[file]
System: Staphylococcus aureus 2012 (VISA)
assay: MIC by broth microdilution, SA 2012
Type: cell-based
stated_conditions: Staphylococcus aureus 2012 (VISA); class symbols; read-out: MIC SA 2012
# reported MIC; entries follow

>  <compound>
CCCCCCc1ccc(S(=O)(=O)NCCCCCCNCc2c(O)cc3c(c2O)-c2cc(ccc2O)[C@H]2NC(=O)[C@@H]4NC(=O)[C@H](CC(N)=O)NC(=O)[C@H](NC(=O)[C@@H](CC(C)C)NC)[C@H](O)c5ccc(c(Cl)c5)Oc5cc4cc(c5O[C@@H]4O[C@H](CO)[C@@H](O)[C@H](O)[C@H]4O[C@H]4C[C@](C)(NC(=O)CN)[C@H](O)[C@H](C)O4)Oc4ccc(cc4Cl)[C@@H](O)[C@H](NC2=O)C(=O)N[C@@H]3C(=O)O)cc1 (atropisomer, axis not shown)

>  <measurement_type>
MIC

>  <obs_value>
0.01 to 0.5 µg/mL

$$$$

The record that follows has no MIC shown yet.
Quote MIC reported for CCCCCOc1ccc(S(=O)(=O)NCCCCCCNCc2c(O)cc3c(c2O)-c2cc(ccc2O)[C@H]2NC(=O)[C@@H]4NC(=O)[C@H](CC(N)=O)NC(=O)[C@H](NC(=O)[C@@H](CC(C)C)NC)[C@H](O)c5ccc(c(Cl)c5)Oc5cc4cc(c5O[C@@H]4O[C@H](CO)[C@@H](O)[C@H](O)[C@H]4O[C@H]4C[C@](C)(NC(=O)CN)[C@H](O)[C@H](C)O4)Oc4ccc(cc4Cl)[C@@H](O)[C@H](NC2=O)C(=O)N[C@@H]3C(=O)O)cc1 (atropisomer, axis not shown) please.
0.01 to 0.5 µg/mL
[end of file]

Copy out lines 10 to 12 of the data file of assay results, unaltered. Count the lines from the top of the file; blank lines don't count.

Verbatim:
>  <obs_value>
0.01 to 0.5 µg/mL

$$$$